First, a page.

What are the effects of a brain injury on future life?

What are the effects of a brain injury on future life?


The effects of severe brain injury can be long lasting or even permanent. While recovery and rehabilitation are possible, most people with brain injury face life challenges that will require them to adapt and adjust to a new reality.

Brain injury can cause permanent physical or mental disability. Because polytrauma is common with moderate to severe brain injury many patients face additional disabilities as a result of other injuries.

Even patients who appear to recover fully may have some long-term symptoms that never go away.

Challenges with work and completing tasks that were once routine can be much more difficult than before the injury. Some patients find that the skills and abilities that they used before the injury to meet these challenges are not as sharp as they once were.

These ongoing challenges can also affect the patient’s personal life. People who have experienced brain injuries may take longer to do cognitive or “thinking” tasks associated with memory, such as coming up with the correct change in the checkout line at the grocery store or placing an order at a restaurant.

Family relationships will almost certainly change, and in some cases the patient will be totally dependent on their caregivers.

Despite the advances in early diagnosis and treatment of moderate to severe TBI, the fact remains that traumatic brain injury will be a life-changing experience for many patients. Helping the patient, family members, and caregivers to cope with these long-term consequences is an important part of brain injury rehabilitation.

Motor Deficits and Disabilities

For many patients, the damage to the brain resulting from a moderate to severe brain injury may lead to life-long disabilities or motor deficits. The term disability in relationship to brain injury means a loss of physical or mental function caused by damage to the brain. Motor deficits refer specifically to the effect of damage on motor skills or movement.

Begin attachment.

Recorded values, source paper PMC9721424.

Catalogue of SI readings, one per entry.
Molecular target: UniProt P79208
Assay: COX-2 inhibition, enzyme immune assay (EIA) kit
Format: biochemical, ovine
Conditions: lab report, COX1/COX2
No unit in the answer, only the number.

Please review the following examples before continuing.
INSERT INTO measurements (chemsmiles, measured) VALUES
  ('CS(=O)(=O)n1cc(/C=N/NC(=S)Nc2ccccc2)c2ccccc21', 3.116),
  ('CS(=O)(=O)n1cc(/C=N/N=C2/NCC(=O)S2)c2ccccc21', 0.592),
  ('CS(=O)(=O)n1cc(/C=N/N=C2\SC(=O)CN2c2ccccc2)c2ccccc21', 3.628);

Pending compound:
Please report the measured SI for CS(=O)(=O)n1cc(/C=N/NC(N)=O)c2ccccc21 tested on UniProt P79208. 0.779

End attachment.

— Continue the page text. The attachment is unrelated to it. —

Examples of disabilities and motor deficits caused by moderate to severe brain injury include:

  • Paralysis

  • Spasticity (muscle stiffness) or uncontrolled movements

  • Problems walking, talking, or swallowing

  • Difficulty carrying or moving objects

  • Vision problems

  • Loss of fine motor skills, such as buttoning a shirt

  • Inability to recognize something based on touch

  • Difficulty thinking and remembering

  • Difficulty with social relationships

Other challenges that a patient with moderate or severe brain injury may experience include:

  • Difficulty making and keeping personal and professional relationships

  • Difficulty being part of social activities

  • Difficulty taking part in recreational or leisure activities

  • The decreased ability or inability to keep a job or go to school

During the rehabilitation and transition phases of brain injury treatment, members of the healthcare team will provide information to the patient and their family members about dealing with these issues. Specific tools and coping strategies will be suggested. Examples of coping strategies and tools include:

  • Writing a detailed list of steps needed to complete a task

  • Using prompts or visual aids to help remember things

  • Using assistive devices to move around, such as a walker or a wheelchair